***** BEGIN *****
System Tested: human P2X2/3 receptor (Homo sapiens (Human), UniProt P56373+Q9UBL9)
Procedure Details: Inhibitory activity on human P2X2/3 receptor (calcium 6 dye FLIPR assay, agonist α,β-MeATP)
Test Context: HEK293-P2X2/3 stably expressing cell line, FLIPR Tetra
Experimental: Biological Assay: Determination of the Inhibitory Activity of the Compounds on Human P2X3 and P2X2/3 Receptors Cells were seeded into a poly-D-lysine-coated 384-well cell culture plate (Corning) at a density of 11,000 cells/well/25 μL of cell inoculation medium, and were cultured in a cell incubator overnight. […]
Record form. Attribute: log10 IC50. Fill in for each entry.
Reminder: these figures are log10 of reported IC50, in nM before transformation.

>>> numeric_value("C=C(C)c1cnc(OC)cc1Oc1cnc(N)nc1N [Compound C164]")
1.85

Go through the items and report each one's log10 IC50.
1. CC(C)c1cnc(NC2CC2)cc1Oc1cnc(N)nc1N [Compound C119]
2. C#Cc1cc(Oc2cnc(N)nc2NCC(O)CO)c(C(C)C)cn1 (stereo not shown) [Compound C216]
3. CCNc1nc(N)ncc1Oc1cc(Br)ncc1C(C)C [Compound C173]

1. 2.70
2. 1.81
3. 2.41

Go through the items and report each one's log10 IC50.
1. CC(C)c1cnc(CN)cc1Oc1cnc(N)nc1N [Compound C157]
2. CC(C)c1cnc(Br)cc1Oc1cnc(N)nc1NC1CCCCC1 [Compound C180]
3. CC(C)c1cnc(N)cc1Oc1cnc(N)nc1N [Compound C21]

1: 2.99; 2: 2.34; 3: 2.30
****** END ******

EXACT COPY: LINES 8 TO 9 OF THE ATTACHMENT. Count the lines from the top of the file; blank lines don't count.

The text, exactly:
1.85

Go through the items and report each one's log10 IC50.